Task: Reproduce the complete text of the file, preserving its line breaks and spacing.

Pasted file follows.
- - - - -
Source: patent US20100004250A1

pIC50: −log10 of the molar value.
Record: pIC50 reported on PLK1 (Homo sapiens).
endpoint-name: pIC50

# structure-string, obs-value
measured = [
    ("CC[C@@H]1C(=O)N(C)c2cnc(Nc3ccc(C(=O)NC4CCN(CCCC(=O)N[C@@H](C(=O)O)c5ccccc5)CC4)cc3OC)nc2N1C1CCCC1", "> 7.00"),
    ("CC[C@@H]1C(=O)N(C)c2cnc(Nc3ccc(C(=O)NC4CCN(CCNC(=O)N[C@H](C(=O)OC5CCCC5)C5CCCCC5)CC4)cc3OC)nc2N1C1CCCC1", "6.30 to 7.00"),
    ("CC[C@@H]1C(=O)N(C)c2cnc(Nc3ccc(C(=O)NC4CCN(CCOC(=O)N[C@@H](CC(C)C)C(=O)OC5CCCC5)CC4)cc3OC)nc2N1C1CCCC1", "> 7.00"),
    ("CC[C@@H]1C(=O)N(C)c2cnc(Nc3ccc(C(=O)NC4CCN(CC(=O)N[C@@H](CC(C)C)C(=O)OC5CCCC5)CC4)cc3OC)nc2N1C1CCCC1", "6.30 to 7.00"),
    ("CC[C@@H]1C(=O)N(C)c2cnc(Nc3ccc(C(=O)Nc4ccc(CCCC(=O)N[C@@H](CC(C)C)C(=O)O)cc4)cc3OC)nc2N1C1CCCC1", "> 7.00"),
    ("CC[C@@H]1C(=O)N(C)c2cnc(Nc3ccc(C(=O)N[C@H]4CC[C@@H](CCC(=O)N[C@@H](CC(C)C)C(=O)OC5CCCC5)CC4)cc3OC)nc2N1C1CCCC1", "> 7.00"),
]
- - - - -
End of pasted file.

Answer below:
Source: patent US20100004250A1

pIC50: −log10 of the molar value.
Record: pIC50 reported on PLK1 (Homo sapiens).
endpoint-name: pIC50

# structure-string, obs-value
measured = [
    ("CC[C@@H]1C(=O)N(C)c2cnc(Nc3ccc(C(=O)NC4CCN(CCCC(=O)N[C@@H](C(=O)O)c5ccccc5)CC4)cc3OC)nc2N1C1CCCC1", "> 7.00"),
    ("CC[C@@H]1C(=O)N(C)c2cnc(Nc3ccc(C(=O)NC4CCN(CCNC(=O)N[C@H](C(=O)OC5CCCC5)C5CCCCC5)CC4)cc3OC)nc2N1C1CCCC1", "6.30 to 7.00"),
    ("CC[C@@H]1C(=O)N(C)c2cnc(Nc3ccc(C(=O)NC4CCN(CCOC(=O)N[C@@H](CC(C)C)C(=O)OC5CCCC5)CC4)cc3OC)nc2N1C1CCCC1", "> 7.00"),
    ("CC[C@@H]1C(=O)N(C)c2cnc(Nc3ccc(C(=O)NC4CCN(CC(=O)N[C@@H](CC(C)C)C(=O)OC5CCCC5)CC4)cc3OC)nc2N1C1CCCC1", "6.30 to 7.00"),
    ("CC[C@@H]1C(=O)N(C)c2cnc(Nc3ccc(C(=O)Nc4ccc(CCCC(=O)N[C@@H](CC(C)C)C(=O)O)cc4)cc3OC)nc2N1C1CCCC1", "> 7.00"),
    ("CC[C@@H]1C(=O)N(C)c2cnc(Nc3ccc(C(=O)N[C@H]4CC[C@@H](CCC(=O)N[C@@H](CC(C)C)C(=O)OC5CCCC5)CC4)cc3OC)nc2N1C1CCCC1", "> 7.00"),
]